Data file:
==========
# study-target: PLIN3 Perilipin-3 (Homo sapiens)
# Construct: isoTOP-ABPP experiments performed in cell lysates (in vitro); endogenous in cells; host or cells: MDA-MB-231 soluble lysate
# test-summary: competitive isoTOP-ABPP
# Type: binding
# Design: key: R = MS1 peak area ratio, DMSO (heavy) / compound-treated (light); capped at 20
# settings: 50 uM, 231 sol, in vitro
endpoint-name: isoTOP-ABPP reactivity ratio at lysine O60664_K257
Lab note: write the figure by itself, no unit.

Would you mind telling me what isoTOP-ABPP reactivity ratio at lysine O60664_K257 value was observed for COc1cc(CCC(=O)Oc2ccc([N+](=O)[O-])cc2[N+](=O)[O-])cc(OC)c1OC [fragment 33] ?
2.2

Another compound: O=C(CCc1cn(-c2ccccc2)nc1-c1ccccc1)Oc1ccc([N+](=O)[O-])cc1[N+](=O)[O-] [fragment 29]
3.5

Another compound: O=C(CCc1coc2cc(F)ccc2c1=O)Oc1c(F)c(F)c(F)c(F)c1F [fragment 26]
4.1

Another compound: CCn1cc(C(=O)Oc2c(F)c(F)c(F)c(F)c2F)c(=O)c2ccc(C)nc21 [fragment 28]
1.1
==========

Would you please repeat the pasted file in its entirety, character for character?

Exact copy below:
# study-target: PLIN3 Perilipin-3 (Homo sapiens)
# Construct: isoTOP-ABPP experiments performed in cell lysates (in vitro); endogenous in cells; host or cells: MDA-MB-231 soluble lysate
# test-summary: competitive isoTOP-ABPP
# Type: binding
# Design: key: R = MS1 peak area ratio, DMSO (heavy) / compound-treated (light); capped at 20
# settings: 50 uM, 231 sol, in vitro
endpoint-name: isoTOP-ABPP reactivity ratio at lysine O60664_K257
Lab note: write the figure by itself, no unit.

Would you mind telling me what isoTOP-ABPP reactivity ratio at lysine O60664_K257 value was observed for COc1cc(CCC(=O)Oc2ccc([N+](=O)[O-])cc2[N+](=O)[O-])cc(OC)c1OC [fragment 33] ?
2.2

Another compound: O=C(CCc1cn(-c2ccccc2)nc1-c1ccccc1)Oc1ccc([N+](=O)[O-])cc1[N+](=O)[O-] [fragment 29]
3.5

Another compound: O=C(CCc1coc2cc(F)ccc2c1=O)Oc1c(F)c(F)c(F)c(F)c1F [fragment 26]
4.1

Another compound: CCn1cc(C(=O)Oc2c(F)c(F)c(F)c(F)c2F)c(=O)c2ccc(C)nc21 [fragment 28]
1.1